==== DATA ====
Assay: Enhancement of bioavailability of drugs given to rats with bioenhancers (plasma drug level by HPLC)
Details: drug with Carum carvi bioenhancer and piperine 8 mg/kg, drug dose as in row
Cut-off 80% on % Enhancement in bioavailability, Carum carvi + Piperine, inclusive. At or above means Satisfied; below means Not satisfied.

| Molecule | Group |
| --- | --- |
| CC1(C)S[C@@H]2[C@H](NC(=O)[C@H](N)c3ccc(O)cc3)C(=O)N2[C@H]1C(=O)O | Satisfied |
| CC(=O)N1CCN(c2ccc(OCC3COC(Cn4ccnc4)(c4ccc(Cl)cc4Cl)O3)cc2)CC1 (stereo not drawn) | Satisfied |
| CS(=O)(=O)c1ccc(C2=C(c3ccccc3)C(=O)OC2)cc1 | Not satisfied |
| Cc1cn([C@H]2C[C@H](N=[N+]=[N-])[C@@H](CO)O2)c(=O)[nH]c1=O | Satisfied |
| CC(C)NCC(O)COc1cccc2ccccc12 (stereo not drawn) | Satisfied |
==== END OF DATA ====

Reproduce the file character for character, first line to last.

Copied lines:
Assay: Enhancement of bioavailability of drugs given to rats with bioenhancers (plasma drug level by HPLC)
Details: drug with Carum carvi bioenhancer and piperine 8 mg/kg, drug dose as in row
Cut-off 80% on % Enhancement in bioavailability, Carum carvi + Piperine, inclusive. At or above means Satisfied; below means Not satisfied.

| Molecule | Group |
| --- | --- |
| CC1(C)S[C@@H]2[C@H](NC(=O)[C@H](N)c3ccc(O)cc3)C(=O)N2[C@H]1C(=O)O | Satisfied |
| CC(=O)N1CCN(c2ccc(OCC3COC(Cn4ccnc4)(c4ccc(Cl)cc4Cl)O3)cc2)CC1 (stereo not drawn) | Satisfied |
| CS(=O)(=O)c1ccc(C2=C(c3ccccc3)C(=O)OC2)cc1 | Not satisfied |
| Cc1cn([C@H]2C[C@H](N=[N+]=[N-])[C@@H](CO)O2)c(=O)[nH]c1=O | Satisfied |
| CC(C)NCC(O)COc1cccc2ccccc12 (stereo not drawn) | Satisfied |